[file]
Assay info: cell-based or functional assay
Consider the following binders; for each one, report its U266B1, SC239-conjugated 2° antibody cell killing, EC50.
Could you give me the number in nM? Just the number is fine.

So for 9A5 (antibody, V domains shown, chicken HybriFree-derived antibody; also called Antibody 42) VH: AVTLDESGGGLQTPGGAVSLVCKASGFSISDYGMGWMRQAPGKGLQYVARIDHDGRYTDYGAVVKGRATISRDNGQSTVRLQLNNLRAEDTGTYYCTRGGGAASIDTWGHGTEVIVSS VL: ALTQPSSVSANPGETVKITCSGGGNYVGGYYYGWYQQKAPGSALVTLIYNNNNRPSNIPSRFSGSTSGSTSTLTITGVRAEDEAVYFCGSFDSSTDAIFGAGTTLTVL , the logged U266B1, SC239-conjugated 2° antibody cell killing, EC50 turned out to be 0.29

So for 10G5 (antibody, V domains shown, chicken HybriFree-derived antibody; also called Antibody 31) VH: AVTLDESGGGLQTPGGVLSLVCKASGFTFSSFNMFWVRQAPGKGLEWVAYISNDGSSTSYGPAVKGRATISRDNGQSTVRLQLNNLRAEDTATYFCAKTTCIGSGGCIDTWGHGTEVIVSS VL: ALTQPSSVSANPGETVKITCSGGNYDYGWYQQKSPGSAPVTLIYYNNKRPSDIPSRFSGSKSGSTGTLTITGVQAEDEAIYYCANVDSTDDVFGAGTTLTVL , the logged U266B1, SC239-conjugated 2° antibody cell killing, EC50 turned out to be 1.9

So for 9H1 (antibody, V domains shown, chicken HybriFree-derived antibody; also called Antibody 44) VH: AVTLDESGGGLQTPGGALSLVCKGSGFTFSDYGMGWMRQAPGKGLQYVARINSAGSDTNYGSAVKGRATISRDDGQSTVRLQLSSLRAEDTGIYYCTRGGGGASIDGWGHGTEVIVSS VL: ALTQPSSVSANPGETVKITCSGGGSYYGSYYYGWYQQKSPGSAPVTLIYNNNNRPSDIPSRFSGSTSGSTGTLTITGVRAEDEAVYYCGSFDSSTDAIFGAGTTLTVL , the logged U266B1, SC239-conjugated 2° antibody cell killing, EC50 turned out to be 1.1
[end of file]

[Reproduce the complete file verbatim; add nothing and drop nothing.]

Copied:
Assay info: cell-based or functional assay
Consider the following binders; for each one, report its U266B1, SC239-conjugated 2° antibody cell killing, EC50.
Could you give me the number in nM? Just the number is fine.

So for 9A5 (antibody, V domains shown, chicken HybriFree-derived antibody; also called Antibody 42) VH: AVTLDESGGGLQTPGGAVSLVCKASGFSISDYGMGWMRQAPGKGLQYVARIDHDGRYTDYGAVVKGRATISRDNGQSTVRLQLNNLRAEDTGTYYCTRGGGAASIDTWGHGTEVIVSS VL: ALTQPSSVSANPGETVKITCSGGGNYVGGYYYGWYQQKAPGSALVTLIYNNNNRPSNIPSRFSGSTSGSTSTLTITGVRAEDEAVYFCGSFDSSTDAIFGAGTTLTVL , the logged U266B1, SC239-conjugated 2° antibody cell killing, EC50 turned out to be 0.29

So for 10G5 (antibody, V domains shown, chicken HybriFree-derived antibody; also called Antibody 31) VH: AVTLDESGGGLQTPGGVLSLVCKASGFTFSSFNMFWVRQAPGKGLEWVAYISNDGSSTSYGPAVKGRATISRDNGQSTVRLQLNNLRAEDTATYFCAKTTCIGSGGCIDTWGHGTEVIVSS VL: ALTQPSSVSANPGETVKITCSGGNYDYGWYQQKSPGSAPVTLIYYNNKRPSDIPSRFSGSKSGSTGTLTITGVQAEDEAIYYCANVDSTDDVFGAGTTLTVL , the logged U266B1, SC239-conjugated 2° antibody cell killing, EC50 turned out to be 1.9

So for 9H1 (antibody, V domains shown, chicken HybriFree-derived antibody; also called Antibody 44) VH: AVTLDESGGGLQTPGGALSLVCKGSGFTFSDYGMGWMRQAPGKGLQYVARINSAGSDTNYGSAVKGRATISRDDGQSTVRLQLSSLRAEDTGIYYCTRGGGGASIDGWGHGTEVIVSS VL: ALTQPSSVSANPGETVKITCSGGGSYYGSYYYGWYQQKSPGSAPVTLIYNNNNRPSDIPSRFSGSTSGSTGTLTITGVRAEDEAVYYCGSFDSSTDAIFGAGTTLTVL , the logged U266B1, SC239-conjugated 2° antibody cell killing, EC50 turned out to be 1.1